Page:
The keep’s quarters have been fully restored and recreated as it would have been when the light keepers served here. It has a complete house and verandah. Inside you will find nautical instruments, maps, photos, and lighthouse artifacts. Just inside the lighthouse gift shop you will find a fourth order Fresnel lens. French physicists Augustine Jean Fresnel invented the Fresnel lens. Today, newer lighthouses or lighthouses that need their lenses replaced have an automatic beacon. The Fresnel lenses are truly a work of art but are so cost prohibitive that most structures cannot afford them. One you leave the shop, you take a small path to either the light or the keeper’s quarters. The keeper’s quarters are quite lovely. The attention to detail here is magnificent. Everything has been lovely restored to as they would have been when the keepers and their families served here. If you love historical places, you will love this. I loved all of the lighthouse artifacts on display.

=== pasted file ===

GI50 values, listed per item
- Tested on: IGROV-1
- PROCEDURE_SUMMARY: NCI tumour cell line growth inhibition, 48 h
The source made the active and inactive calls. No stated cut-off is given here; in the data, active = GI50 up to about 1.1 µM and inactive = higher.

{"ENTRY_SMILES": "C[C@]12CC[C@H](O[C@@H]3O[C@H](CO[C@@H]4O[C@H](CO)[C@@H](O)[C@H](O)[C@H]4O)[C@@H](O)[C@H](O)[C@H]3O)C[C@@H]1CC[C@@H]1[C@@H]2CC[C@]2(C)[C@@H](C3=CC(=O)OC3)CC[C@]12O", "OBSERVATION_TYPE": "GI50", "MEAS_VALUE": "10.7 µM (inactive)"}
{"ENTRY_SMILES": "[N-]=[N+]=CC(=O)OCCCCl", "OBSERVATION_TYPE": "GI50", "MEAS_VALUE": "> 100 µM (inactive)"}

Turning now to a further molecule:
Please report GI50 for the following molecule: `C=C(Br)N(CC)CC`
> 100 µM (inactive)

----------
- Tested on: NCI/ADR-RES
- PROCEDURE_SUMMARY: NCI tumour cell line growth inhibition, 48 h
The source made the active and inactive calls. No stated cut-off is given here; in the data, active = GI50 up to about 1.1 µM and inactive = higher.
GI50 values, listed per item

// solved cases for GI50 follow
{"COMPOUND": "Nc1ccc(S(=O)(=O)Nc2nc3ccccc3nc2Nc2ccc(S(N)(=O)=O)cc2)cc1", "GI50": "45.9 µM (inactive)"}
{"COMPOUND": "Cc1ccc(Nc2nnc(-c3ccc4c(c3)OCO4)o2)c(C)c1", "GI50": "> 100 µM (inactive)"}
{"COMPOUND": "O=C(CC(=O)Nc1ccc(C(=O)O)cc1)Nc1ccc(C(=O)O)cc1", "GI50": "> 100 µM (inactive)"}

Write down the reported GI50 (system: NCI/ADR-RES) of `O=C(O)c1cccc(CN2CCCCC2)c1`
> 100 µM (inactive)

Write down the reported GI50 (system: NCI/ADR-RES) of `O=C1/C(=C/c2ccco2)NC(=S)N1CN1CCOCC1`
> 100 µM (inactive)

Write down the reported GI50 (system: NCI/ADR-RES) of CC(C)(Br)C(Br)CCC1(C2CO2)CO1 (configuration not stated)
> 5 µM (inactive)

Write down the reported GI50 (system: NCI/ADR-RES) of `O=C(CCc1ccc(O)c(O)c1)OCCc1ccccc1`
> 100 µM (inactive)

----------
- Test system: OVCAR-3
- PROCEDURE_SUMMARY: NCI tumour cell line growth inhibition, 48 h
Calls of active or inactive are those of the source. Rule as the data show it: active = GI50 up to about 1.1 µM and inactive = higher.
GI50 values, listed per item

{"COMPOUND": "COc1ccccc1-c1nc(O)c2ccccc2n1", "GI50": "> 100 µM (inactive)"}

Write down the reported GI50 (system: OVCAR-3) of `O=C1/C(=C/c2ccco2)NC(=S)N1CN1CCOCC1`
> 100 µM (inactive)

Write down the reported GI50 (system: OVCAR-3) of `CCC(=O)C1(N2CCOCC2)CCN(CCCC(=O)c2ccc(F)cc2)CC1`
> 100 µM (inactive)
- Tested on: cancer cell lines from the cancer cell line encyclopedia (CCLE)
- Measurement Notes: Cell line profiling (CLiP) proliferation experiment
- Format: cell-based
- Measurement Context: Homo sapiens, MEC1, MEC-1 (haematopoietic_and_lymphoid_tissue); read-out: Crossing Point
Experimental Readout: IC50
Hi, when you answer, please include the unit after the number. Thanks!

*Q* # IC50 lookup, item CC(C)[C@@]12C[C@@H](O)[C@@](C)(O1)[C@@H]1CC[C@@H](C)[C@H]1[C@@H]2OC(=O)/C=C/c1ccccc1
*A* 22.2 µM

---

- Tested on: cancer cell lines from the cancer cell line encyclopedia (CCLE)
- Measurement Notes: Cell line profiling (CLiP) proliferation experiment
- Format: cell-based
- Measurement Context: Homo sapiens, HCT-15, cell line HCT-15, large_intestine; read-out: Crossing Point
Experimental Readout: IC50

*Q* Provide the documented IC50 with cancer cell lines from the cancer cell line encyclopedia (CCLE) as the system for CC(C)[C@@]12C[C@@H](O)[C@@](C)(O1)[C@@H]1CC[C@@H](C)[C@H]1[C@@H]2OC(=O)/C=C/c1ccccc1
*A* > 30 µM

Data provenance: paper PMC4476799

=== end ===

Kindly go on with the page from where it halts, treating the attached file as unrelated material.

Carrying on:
To some, the thought of climbing a lighthouse seems daunting. The first lighthouse I climbed was the Hunnting Island Lighthouse in South Carolina. It was 180 steps and quite a hike. Lighthouses aren’t exactly known for having lots of room to move about them. The steps are often very narrow, and you usually have to turn sideways for two people to pass. But when these were built, they were only built for one person to go up at a time. The designers of these building probably never imagined a day when dozens of happy visitors would be marching up and down the steps. Anyhoo, there are only 88 steps here to climb, so it is not a very strenuous climb. Once you reach the top, you walk out to a path that surrounds the lens. When you get here, you realize this is worth the climb. Talk about a view. Here you are offered some just breathtaking views. You can see all of Key West and are offered some stunning views of the ocean. If you are here and there are quite a few visitors also trying to enjoy the view, please be considerate of others. If you have the place to yourself, like we did, then stay and enjoy this beauty for awhile.